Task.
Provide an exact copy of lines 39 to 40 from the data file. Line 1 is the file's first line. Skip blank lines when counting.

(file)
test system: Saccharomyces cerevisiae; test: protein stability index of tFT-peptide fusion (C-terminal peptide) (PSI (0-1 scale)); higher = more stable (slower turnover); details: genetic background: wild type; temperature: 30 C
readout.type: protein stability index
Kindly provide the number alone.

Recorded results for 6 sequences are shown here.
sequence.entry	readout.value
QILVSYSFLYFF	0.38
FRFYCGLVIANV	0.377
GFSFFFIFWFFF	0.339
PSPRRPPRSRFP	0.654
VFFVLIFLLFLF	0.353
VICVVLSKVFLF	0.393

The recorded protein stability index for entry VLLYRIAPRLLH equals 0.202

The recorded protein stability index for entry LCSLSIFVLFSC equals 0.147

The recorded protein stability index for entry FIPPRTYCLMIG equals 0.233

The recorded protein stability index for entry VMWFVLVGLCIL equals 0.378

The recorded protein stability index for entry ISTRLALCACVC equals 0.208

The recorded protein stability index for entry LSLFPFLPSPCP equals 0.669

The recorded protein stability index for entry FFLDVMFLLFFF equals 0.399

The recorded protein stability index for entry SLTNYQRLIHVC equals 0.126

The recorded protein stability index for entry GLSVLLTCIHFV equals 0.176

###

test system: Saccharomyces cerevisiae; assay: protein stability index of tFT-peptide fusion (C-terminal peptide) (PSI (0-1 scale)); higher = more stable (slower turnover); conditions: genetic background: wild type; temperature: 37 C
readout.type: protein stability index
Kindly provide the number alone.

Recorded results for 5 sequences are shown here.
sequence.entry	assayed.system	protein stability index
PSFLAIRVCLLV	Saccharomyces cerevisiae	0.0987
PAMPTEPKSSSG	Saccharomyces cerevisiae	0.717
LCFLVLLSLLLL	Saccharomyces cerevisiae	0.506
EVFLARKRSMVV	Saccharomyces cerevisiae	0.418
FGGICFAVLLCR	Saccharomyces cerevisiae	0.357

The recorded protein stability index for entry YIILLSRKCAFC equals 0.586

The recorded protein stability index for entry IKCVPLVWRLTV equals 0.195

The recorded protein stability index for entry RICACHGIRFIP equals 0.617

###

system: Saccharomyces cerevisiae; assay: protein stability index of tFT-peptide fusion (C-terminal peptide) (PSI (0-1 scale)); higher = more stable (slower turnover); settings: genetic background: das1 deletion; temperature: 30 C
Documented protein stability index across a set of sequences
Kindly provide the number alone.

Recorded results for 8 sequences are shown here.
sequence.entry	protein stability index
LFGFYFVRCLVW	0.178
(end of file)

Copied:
Recorded results for 8 sequences are shown here.
sequence.entry	protein stability index